The first Saturday in May is America’s Day at the Horse Races with the Kentucky Derby. The Sunday before Memorial Day is America’s Day at the Auto Races.
What has been a trifecta in recent years is reduced to an exacta because F1 moved the date of the Monaco Grand Prix to last weekend.
Still, there is plenty to get your engines revved about on May 30 as IndyCar brings you the centerpiece of its schedule, the Indianapolis 500 from Indianapolis Motor Speedway and NASCAR presents the Coca-Cola 600 from Charlotte Motor Speedway.
That equates to 1,100 miles, 600 laps and some of the best drivers in the planet putting their talents on display over testing conditions.
First, and most important: the weather forecast for Indy is brilliant with a high of only 69 and a minimal chance of rain. Charlotte has a slightly greater chance for precip of 20% for a race that starts under sunshine and continues into the dark of night.
That means the NASCAR drives led by Chase Elliott, Kevin Harvick, Martin Truex Jr.& Co. will be dealing with a track condition that changes as the sun sets and darkness rises.
There will be 135,000 fans permitted (with face coverings required) in the 230,000-seat grandstands. This is a year after the race was run without any fans in attendance because of the COVID-19 pandemic.
The man who will lead everyone to the green flag at Indianapolis is Scott Dixon. He won his fourth pole with a four-lap average speed of 231.685 mph.
“Winning a pole at the Indianapolis 500 is one of the toughest things to do,” said Dixon, who won poles in 2008, ’15 and ’17. “From a team standpoint, just how much work and effort goes into building these cars specifically for that pole run, it's a lot of money and a lot of effort that it takes.”
Dixon, a six-time IndyCar champion, is 40 years old. That’s an age that barely tops the combined number of years on earth for the two drivers on the front row with the New Zealander.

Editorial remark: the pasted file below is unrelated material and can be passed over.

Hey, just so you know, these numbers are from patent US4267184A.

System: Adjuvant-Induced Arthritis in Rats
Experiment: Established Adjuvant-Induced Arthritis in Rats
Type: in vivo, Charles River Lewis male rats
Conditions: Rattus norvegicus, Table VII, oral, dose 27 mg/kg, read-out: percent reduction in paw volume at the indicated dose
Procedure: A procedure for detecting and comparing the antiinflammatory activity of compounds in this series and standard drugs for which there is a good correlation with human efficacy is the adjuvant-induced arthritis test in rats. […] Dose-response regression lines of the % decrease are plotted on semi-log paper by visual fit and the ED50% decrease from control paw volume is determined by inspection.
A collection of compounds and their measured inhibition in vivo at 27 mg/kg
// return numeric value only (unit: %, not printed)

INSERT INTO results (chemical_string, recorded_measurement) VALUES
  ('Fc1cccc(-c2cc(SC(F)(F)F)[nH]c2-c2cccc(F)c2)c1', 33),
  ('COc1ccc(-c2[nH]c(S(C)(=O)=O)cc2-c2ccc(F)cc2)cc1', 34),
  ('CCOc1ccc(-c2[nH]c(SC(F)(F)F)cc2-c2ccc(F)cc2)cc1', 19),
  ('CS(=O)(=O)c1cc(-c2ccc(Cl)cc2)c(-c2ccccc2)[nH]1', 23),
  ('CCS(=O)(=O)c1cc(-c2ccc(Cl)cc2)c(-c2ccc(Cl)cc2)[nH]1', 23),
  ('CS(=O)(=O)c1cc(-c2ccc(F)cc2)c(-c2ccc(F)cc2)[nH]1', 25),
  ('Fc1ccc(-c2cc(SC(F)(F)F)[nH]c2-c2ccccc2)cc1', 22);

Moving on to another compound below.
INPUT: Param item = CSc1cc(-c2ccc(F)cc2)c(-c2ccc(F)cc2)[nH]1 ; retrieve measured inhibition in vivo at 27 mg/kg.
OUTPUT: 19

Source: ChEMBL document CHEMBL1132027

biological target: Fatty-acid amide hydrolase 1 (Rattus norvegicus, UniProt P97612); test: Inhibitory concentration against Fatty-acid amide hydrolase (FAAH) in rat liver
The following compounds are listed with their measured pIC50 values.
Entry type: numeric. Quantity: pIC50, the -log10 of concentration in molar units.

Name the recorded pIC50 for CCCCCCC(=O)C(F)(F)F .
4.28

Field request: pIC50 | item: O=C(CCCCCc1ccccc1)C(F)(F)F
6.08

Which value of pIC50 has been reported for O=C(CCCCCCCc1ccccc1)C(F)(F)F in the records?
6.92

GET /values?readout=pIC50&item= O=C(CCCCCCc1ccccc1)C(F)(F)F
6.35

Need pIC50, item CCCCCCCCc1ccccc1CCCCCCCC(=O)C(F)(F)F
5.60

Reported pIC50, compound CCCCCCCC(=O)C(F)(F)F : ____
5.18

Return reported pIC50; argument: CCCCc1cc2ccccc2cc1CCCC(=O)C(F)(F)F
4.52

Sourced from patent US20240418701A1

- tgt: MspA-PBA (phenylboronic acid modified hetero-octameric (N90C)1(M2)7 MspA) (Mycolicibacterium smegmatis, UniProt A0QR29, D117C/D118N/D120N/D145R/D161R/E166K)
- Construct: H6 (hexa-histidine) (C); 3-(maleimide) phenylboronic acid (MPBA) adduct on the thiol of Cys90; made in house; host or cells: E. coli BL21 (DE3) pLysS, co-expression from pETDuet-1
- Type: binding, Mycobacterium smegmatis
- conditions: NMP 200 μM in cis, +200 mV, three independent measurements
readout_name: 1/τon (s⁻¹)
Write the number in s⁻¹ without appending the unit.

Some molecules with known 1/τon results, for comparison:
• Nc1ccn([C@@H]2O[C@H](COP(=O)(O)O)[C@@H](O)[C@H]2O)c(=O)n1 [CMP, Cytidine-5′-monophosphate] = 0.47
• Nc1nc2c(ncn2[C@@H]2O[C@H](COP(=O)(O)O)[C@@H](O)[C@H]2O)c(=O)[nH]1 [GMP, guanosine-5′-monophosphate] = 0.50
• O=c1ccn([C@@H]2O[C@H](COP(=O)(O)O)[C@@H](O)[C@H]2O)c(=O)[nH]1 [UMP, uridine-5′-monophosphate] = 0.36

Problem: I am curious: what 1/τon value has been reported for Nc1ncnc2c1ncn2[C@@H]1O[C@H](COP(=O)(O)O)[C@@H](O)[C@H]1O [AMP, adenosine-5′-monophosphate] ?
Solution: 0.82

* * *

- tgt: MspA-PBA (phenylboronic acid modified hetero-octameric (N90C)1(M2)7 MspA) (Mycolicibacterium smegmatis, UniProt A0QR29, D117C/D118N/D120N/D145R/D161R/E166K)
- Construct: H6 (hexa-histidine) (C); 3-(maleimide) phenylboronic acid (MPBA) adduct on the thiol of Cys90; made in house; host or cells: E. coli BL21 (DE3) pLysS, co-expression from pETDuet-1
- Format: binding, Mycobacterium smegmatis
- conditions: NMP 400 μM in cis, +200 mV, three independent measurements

Colton Herta, 21, will start second with a four-lap average of 231.655. Rinus VeeKay, 20, qualified third at 231.511 in the No. 21 Bitcoin Chevrolet and is the youngest front-row starter in the history of the race.
An interesting fact about why there are 11 rows of three drivers for a total of 33 at the start of the 500. The race can be watched on NBC Sports.
There were 40 cars that started the inaugural 500 Mile Race in 1911. Afterward, the American Automobile Association’s contest board decided the field was too big for the 2.5-mile track. A formula was created that decreed each car should be entitled to 400 feet when the field was spread around the track. Because 2.5 miles equals 13,200 feet, that allows for 33 cars at 400 feet apiece.
There will be more than 33 drivers at the start of the NASCAR race at Charlotte Motor Speedway, which starts at 6 p.m. ET and will be shown on FOX Sports.
NASCAR and its race teams provide a special tribute to those who have lost their lives in service for the United States. Every car carries the name of a fallen soldier in tribute to their memory.
Winning the 600 does not assure any driver of capturing the overall championship. The only driver to do so is current FOX Sports analyst Jeff Gordon, who turned the trick in back-to-back years, 1997-98.
There have been 14 different Coca-Cola 600 winners and 13 different champions since Gordon’s back-to-back wins. Of those, only six Coca-Cola 600 winners and seven champions are still active.
Charlotte Motor Speedway is ready for full grandstands this weekend. The track plans to host around 50,000 people.
Draft Kings is offering odds on both races.
Kyle Larson is the favorite in the 600 at +500 with Truex Jr. at +550 and Kyle Busch at +650.
In Indy, Dixon is the favorite at +350 with Herta at twice that, +700.